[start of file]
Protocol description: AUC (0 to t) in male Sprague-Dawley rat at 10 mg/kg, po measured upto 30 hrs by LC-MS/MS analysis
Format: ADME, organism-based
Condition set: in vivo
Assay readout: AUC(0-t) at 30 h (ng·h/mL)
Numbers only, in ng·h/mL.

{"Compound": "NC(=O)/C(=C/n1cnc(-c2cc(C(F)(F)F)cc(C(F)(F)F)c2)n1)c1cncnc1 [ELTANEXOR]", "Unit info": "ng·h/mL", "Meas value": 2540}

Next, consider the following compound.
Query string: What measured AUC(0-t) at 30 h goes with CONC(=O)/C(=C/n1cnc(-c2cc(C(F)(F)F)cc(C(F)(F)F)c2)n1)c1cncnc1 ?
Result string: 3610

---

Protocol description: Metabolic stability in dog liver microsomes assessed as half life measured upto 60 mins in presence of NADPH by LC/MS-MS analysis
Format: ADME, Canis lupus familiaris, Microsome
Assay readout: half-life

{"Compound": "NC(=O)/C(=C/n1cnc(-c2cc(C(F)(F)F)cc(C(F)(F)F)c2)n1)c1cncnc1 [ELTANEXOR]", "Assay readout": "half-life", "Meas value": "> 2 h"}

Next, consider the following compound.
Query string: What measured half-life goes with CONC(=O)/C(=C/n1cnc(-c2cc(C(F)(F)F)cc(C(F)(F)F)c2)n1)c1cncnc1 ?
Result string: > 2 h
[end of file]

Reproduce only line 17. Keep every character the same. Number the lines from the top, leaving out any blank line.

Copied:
Result string: > 2 h